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Study: U.S. Military Men More Likely To Identify As Women

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File photo of military training. (credit: PIERRE ANDRIEU/AFP/GettyImages)

File photo of military training. (credit: PIERRE ANDRIEU/AFP/GettyImages)

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WASHINGTON (CBSDC) – Male U.S. veterans are twice as likely to identify themselves as female compared to male civilians, according to a new study from a leading researcher in transsexuals in the military.

Nearly 24 years after research indicated that male-to-female transsexuals enlist in the military as a way to exhibit more masculinity, new data on the subject suggests that men who serve in the military are much more likely to identify as transgender than men who do not serve in the military. Following up on his 1988 paper, “Transsexuals in the Military: I Write My Essay About The Flight into Hypermasculinity,” psychologist George Brown has compiled research of more than 5 million service members that he says cements his earlier research. Brown’s 1988 paper relied on interviews from 11 male service members who identified themselves as female.

“I have data from a study I did in VA that demonstrates a prevalence double that in the nonmilitary population,” Brown told Courthouse News. “It is unpublished data, pending presentation in San Francisco in the fall. It totally supports my 1988 work. The denominator in the study is over 5 million veterans. So, I am now confident that my early theory was correct.”

Brown, a veteran of the U.S. Air Force and a former member of the Department of Veterans Affairs, could not go into further detail about his findings as the study has yet to be published, citing confidentiality matters.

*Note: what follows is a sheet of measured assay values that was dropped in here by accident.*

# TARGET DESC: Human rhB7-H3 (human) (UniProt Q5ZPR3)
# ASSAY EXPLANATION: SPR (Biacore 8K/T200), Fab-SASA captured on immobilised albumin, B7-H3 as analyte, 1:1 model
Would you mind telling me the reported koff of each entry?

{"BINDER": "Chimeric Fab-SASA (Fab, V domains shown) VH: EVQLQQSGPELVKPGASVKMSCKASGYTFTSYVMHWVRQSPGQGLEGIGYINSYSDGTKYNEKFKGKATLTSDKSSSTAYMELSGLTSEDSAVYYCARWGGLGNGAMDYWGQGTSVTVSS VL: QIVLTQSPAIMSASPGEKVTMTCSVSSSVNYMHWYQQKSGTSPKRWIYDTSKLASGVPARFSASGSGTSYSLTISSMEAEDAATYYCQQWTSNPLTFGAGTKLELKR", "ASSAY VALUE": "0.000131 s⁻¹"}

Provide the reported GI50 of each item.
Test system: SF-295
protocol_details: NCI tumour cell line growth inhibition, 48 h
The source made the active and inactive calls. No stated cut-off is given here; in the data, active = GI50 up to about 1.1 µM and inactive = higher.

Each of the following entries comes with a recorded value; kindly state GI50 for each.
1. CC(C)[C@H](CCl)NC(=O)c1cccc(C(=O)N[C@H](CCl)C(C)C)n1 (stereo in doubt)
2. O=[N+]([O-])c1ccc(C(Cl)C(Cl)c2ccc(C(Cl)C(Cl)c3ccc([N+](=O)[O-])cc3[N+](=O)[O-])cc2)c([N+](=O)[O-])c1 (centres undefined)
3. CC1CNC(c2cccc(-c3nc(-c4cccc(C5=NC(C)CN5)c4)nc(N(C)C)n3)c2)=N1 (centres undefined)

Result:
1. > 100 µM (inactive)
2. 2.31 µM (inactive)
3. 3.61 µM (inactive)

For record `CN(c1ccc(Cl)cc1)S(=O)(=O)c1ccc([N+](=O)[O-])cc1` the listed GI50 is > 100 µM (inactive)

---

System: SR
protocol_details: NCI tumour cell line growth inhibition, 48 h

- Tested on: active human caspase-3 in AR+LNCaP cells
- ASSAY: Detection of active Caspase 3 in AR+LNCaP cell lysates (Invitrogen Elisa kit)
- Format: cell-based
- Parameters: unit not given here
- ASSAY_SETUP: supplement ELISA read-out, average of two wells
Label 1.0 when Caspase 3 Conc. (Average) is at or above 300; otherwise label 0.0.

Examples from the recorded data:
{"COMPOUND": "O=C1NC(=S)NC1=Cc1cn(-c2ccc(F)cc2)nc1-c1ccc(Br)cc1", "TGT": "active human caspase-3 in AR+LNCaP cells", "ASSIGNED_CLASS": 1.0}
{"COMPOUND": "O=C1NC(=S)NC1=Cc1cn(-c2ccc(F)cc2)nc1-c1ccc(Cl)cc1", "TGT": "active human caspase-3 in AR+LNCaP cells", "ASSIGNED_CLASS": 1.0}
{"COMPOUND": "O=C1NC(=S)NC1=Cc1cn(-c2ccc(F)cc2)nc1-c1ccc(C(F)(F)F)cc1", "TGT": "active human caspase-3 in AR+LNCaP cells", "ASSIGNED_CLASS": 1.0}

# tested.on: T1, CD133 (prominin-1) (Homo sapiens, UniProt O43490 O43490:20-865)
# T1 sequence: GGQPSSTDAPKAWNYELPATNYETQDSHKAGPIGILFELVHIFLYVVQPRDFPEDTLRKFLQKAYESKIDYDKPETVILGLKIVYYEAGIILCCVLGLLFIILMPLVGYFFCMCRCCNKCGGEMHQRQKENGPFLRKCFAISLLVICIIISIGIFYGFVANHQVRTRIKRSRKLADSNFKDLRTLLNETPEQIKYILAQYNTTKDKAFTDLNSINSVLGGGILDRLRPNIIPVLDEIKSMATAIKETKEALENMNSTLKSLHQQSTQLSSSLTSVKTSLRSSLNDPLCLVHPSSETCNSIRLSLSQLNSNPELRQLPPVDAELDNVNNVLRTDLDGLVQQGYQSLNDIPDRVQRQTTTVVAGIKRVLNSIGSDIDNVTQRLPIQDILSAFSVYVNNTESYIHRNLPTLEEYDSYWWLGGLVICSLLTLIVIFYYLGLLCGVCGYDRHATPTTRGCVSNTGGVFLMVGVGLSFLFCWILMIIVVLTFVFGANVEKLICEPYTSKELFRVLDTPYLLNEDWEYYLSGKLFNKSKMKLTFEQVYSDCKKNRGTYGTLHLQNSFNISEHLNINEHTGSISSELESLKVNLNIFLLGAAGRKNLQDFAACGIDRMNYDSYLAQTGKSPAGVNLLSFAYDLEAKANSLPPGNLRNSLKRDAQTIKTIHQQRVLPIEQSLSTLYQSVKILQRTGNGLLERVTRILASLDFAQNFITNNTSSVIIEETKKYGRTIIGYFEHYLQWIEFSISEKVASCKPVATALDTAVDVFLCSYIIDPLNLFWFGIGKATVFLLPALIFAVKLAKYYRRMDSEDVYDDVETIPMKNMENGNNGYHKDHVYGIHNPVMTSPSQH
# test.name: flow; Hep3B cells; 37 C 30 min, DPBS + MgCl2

The study comes four years after the American Psychological Association’s Task Force on Gender Identity and Gender Variance concluded in 2008 that one in almost 12,000 male-to-female transsexuals had gone through some form of gender identity disorder, according to Courthouse News. Regulations from the Department of Defense hold firm to the stance that people who identify themselves as transgender are not allowed to serve in the military.

Others, such as Aaron Belkin, director of UCLA’s Palm Center, an institute for studying the military’s sexual minorities, believe that Brown’s research, which includes the idea that transgender service members volunteer for the more dangerous missions, is “path-breaking.”

“Warrior identity and military masculinity are so revered in this society that people will do whatever it takes, including dying, for people to prove that they are ‘real men,'” Belkin told Courthouse News. “The fact that many [male-to-female] transgender individuals join the military to prove that they are ‘real men’ is a sad testament to the culture’s idealization of warrior masculinity.”

Brown’s research is the latest in the ongoing discussion of whether male-to-female transsexuals have a role in the military. The defense team for Bradley Manning, the alleged source behind the enormous intelligence leak that led to WikiLeaks, has pleaded in the past that Manning’s mental health was significantly affected by military standards against transgender troops.

Brown has not indicated when or where the study would be published.

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